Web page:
For most of the month of May, Israel had fewer than 50 new coronavirus cases daily and by the end of the month numbers were reduced to single digits. Then localized outbreaks, particularly linked to schools, began to bring back the threat of the virus. Israel is now undeniably into its second wave, with the number of daily new cases reaching over 300 for the first time since April 23rd. Over the course of the pandemic, three measures have emerged as key in controlling the spread of COVID-19: testing, contact tracing and lockdowns. Israel was among the top countries in the world on these three fronts, which largely explains the management of the first wave. How will these measures stand up to another increase in cases?
Israel was one of the first countries to master widespread testing and for a long time had testing per capita rates which were multiple times higher than Western Europe and the US. That gap has now narrowed as other nations have gained ground on their own testing goals. A useful metric for testing is the test positivity rate – this is the percentage of tests conducted that come back positive. The World Health Organisation has said that this should be below 5%, with the latest figures showing Israel’s rate to be at 1.3% and just over 5% in the US. This proves a continued effective testing strategy in Israel, indicating the country has sufficient testing to combat a second wave.
Tracking by Shin Bet, Israel’s internal security service, was a key feature of its contact tracing program until it was deemed illegal by the courts and shut down. Since this move, the government has not prioritized contact tracing. Currently, there is no evidence of any serious attempt by the government to set up a system that features enhanced security and human rights protections. In other countries, such a system has been in the form of a contact tracing phone app used by citizens. During much of May and June, the need for such a system certainly did diminish but the threat of a second wave has always been very real. This period of relative calm could have been used to set up a new secure system. Instead, Netanyahu is considering reinstating the Shin Bet contact tracing – the legal basis for which is unclear. Public health and human rights are not mutually exclusive and as such, Israel should continue to work towards a system that is secure and legal. (is an “opinion” warranted here?)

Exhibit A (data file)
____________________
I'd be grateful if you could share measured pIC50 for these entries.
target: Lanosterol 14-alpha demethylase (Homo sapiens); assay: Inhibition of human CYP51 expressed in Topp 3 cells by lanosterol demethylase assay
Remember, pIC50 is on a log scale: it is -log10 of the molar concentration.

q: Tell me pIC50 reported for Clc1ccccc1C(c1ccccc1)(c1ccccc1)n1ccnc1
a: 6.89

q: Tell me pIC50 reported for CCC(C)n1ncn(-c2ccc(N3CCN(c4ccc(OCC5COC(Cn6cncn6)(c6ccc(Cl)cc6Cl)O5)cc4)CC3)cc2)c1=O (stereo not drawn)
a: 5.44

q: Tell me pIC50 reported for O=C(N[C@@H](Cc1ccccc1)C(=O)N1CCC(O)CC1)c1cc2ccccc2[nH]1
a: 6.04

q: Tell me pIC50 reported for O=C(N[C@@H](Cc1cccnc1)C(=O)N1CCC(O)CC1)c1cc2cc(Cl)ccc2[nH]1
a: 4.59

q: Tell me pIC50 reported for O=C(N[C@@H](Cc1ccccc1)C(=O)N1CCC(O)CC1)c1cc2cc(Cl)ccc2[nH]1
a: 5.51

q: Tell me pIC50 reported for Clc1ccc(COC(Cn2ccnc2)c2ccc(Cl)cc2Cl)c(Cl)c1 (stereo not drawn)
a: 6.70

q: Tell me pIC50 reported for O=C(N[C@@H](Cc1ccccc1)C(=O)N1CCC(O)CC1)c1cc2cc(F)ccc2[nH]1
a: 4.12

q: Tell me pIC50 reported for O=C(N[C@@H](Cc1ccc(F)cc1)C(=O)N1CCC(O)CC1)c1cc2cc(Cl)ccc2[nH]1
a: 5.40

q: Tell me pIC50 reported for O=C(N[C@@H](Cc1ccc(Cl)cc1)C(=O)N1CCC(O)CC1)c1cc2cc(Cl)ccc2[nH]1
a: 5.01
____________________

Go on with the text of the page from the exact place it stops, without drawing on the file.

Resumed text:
Israel imposed a strict lockdown throughout its peak of the pandemic, which was more restrictive than any part of the US. Israel has now almost entirely reopened and Netanyahu’s plans for stopping a COVID rebound is an alternative to a return to the previous lockdown. The government plans to impose a targeted lockdown of ‘restricted areas’ such as the city of Elad if and when a hotspot flares up. This approach of implementing localized lockdowns has worked to some extent in places such as South Korea.
If a localized approach does not work in suppressing a second wave in Israel, success will depend upon the government’s willingness to implement a broad lockdown. This, coupled with investing in a contact tracing system - one that preferably does not unduly infringe on the human rights of Israelis - can hopefully combine to quickly contain the second wave and save Israeli lives.
Source for all COVID-19 numbers, unless otherwise indicated: https://www.worldometers.info/coronavirus/
Prepared by Thomas Sweeney, APN Intern
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